This Little BIG Boy…..

This is G Man who is rising five.

Over the past few weeks it seems he has grown so much, it makes my heart swell with pride.

But lately, every time we call him our little boy, little angel, little guy, little lamb in conversation, he immediately corrects us with “I’m not little, I’m a BIG BOY. Every. Single. Time. Doesn’t miss a beat. This coming from my sweet baby, who still needs a band-aid for a sore finger breaks my heart. When did he get so big and how does he know, just now, that he is a little boy no longer? 

Who told him?  

He is learning so much, I cant keep up with him sometimes. He amazes me with what he knows already and what he is soaking in, absorbing and digesting. He has dyspraxia so we cant always tell what he is thinking as it is hard to get the right words out, but they are all there, just there waiting to learn how to enunciate them correctly. 
We are trying my little one, oops I mean my BIG boy. We will get there, I promise.
These are some of the things that have blown my mind the past month or so…..

G Man can get dressed all on his own now. He refuses all offers of help. He gets his school uniform out of his drawer (or the clean clothes pile as case may be), get his jim-jams off and put them away, puts his T Shirt and shorts on, mostly the right way and will then get his shoes and put them on also. 

He gets his own snacks out of the fridge and can work a tetra milk straw off the side and stick it in the hole, all by himself. 

He can turn the TV on and change the channels, he knows my eee-pad better than I do and can decode the security on my phone and play my games.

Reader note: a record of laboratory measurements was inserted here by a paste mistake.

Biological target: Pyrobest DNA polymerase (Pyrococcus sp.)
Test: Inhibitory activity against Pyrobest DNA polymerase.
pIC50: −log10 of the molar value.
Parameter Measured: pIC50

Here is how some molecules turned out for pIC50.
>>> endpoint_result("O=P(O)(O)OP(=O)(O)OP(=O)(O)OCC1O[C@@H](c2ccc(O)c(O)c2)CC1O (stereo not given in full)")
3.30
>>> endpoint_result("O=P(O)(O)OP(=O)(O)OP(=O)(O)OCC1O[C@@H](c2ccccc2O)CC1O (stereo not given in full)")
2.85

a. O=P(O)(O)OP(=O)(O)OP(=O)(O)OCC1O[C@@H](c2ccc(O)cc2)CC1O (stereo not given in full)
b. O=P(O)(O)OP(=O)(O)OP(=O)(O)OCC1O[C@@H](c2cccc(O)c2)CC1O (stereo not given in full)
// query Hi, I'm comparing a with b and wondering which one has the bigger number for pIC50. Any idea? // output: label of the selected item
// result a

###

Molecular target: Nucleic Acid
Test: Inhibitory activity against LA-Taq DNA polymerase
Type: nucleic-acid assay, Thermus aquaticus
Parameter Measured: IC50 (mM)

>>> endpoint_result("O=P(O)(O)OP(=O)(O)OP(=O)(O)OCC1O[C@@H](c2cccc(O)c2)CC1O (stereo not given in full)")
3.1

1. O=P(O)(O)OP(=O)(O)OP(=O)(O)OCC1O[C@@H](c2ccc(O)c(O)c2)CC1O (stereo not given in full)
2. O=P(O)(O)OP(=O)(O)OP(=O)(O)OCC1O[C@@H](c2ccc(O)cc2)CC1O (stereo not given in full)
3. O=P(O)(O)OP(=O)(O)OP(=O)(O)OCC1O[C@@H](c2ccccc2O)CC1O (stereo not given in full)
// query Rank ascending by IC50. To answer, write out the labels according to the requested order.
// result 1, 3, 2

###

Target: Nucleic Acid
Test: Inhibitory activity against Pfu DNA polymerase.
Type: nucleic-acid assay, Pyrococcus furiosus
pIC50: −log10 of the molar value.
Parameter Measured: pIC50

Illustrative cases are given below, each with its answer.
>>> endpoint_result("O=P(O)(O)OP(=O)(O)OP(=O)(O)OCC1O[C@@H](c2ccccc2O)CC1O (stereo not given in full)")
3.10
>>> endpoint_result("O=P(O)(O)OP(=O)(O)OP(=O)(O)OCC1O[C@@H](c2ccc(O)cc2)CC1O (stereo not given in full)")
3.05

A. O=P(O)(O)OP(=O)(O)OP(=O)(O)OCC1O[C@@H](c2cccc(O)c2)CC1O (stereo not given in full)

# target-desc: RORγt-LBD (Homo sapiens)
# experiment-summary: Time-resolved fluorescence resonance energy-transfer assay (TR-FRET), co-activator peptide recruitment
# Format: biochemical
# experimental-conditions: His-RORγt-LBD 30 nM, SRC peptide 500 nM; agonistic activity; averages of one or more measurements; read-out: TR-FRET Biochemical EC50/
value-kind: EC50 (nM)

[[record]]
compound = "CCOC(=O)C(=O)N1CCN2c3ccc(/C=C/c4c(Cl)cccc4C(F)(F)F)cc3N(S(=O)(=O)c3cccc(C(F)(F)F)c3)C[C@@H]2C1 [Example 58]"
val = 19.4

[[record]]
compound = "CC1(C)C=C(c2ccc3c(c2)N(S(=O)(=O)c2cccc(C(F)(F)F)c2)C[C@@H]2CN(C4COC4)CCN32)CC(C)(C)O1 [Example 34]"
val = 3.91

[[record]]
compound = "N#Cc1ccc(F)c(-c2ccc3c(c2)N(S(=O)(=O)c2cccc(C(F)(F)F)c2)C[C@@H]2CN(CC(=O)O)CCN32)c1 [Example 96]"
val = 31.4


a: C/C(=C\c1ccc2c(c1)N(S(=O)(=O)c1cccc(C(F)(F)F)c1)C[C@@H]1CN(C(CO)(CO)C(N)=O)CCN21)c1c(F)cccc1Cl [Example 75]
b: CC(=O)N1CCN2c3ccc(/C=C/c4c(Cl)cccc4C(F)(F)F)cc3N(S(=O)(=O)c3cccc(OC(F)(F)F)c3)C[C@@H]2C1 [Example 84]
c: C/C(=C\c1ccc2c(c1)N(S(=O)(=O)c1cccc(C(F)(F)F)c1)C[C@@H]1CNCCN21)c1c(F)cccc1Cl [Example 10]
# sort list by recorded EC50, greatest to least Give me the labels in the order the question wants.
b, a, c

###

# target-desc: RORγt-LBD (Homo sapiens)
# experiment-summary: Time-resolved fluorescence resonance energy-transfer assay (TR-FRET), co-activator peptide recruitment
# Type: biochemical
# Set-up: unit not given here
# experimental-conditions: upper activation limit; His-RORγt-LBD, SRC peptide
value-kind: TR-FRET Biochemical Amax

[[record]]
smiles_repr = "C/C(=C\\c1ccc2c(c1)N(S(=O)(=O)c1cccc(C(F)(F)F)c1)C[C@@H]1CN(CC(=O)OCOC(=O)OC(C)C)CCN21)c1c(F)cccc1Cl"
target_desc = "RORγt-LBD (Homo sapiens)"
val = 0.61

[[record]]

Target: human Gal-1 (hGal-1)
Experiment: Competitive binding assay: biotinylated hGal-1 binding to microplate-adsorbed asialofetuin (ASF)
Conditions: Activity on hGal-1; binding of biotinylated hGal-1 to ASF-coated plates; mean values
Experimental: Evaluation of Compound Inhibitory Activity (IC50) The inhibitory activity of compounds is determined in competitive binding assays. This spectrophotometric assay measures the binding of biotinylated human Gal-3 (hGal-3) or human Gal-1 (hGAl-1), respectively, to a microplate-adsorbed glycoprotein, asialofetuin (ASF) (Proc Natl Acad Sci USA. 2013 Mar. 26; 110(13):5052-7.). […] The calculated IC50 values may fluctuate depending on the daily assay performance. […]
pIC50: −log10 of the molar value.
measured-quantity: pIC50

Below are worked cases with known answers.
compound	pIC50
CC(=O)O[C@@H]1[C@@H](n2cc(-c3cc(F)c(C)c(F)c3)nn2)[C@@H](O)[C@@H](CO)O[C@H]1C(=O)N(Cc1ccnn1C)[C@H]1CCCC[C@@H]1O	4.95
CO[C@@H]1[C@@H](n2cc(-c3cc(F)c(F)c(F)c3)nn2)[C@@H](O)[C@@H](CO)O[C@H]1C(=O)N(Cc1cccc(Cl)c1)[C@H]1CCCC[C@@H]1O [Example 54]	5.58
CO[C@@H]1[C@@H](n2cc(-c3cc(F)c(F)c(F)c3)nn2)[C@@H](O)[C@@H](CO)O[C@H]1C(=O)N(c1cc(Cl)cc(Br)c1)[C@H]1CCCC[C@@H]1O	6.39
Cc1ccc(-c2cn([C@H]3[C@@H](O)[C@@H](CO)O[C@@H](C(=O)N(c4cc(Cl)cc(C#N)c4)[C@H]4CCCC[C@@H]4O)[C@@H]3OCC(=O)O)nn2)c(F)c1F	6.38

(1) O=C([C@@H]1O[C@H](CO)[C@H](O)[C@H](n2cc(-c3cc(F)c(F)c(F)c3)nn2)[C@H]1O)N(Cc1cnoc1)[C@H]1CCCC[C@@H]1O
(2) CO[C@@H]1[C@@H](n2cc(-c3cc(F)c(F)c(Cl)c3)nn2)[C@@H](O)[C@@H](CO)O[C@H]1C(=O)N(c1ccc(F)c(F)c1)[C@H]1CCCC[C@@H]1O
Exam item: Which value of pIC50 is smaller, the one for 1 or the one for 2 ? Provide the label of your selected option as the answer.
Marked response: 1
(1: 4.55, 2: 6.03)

I go to school pick-up a little bit early and peek in the window. He is joining in, laughing with the other children, concentrating hard, learning all the things a four year old needs to know and more. He has questions. Its amazing.

He pulls the plug out of the bath, making sure the flannels are out also, grabs a towel and gets his jocks from the drawer. (Gosh he was funny when he headed to the clean clothes pile the other day and I said No Honey, Mummy put the clothes away and your jocks are in your drawer. He puts his hand over his mouth, make a little squeak noise and did a little dance – I think he saw the funny side of this)

He is learning patience – we can do a project that may take a few days and some gluing and painting, all done when his brother is tucked up in bed for the night.

He tells me he loves me, just out of the blue and tells his Daddy he has missed him when he gets home from work. Makes my heart sing.

And whilst he has grasped the whole concept of pointing and saying “what’s that over there” whilst running to hide, he still thinks if he can’t see us that he is hiding. 
 It is for this reason, he is still my little boy.

Rising Five by Norman Nicholson

“I’m rising five” he said

“Not four” and the little coils of hair

Un-clicked themselves upon his head.

His spectacles, brimful of eyes to stare

At me and the meadow, reflected cones of light

Above his toffee-buckled cheeks. He’d been alive

Fifty-six months or perhaps a week more;

Not four

But rising five.

Around him in the field, the cells of spring

Bubbled and doubled; buds unbuttoned; shoot

And stem shook out the creases from their frills,

And every tree was swilled with green.

It was the season after blossoming,

Before the forming of the fruit:

Not May

But rising June.

And in the sky

The dust dissected the tangential light:

Not day

But rising night;

Not now

But rising soon.

The new buds push the old leaves from the bough.

We drop our youth behind us like a boy

Throwing away his toffee-wrappers.

We never see the flower,

But only the fruit in the flower; never the fruit,

But only the rot in the fruit.

We look for the marriage bed

In the baby’s cradle;

we look for the grave in the bed;


He is five in two weeks. My baby is still four.

Please Old Man Time, go slowly, I beg of you.